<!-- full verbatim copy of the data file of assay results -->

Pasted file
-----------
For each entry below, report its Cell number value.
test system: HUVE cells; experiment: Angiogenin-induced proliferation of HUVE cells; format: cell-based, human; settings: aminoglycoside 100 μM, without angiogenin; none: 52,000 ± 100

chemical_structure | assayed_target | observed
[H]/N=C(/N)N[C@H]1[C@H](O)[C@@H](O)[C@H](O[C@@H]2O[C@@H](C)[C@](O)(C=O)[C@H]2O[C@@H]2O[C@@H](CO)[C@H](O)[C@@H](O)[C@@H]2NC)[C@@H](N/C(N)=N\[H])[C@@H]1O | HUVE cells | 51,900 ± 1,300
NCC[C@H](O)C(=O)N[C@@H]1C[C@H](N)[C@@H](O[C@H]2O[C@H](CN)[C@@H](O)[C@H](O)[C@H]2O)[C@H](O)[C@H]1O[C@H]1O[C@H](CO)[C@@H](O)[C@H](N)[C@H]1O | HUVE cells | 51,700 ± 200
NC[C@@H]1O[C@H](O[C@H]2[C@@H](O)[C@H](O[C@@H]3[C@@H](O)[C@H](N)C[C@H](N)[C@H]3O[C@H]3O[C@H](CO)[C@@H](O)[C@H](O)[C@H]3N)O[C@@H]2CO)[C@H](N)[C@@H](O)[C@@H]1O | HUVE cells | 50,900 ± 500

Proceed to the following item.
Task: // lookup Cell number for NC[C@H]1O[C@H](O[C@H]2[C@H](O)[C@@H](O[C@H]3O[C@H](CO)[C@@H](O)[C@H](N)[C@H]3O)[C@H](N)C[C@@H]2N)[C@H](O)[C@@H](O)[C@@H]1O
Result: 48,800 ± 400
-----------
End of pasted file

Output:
For each entry below, report its Cell number value.
test system: HUVE cells; experiment: Angiogenin-induced proliferation of HUVE cells; format: cell-based, human; settings: aminoglycoside 100 μM, without angiogenin; none: 52,000 ± 100

chemical_structure | assayed_target | observed
[H]/N=C(/N)N[C@H]1[C@H](O)[C@@H](O)[C@H](O[C@@H]2O[C@@H](C)[C@](O)(C=O)[C@H]2O[C@@H]2O[C@@H](CO)[C@H](O)[C@@H](O)[C@@H]2NC)[C@@H](N/C(N)=N\[H])[C@@H]1O | HUVE cells | 51,900 ± 1,300
NCC[C@H](O)C(=O)N[C@@H]1C[C@H](N)[C@@H](O[C@H]2O[C@H](CN)[C@@H](O)[C@H](O)[C@H]2O)[C@H](O)[C@H]1O[C@H]1O[C@H](CO)[C@@H](O)[C@H](N)[C@H]1O | HUVE cells | 51,700 ± 200
NC[C@@H]1O[C@H](O[C@H]2[C@@H](O)[C@H](O[C@@H]3[C@@H](O)[C@H](N)C[C@H](N)[C@H]3O[C@H]3O[C@H](CO)[C@@H](O)[C@H](O)[C@H]3N)O[C@@H]2CO)[C@H](N)[C@@H](O)[C@@H]1O | HUVE cells | 50,900 ± 500

Proceed to the following item.
Task: // lookup Cell number for NC[C@H]1O[C@H](O[C@H]2[C@H](O)[C@@H](O[C@H]3O[C@H](CO)[C@@H](O)[C@H](N)[C@H]3O)[C@H](N)C[C@@H]2N)[C@H](O)[C@@H](O)[C@@H]1O
Result: 48,800 ± 400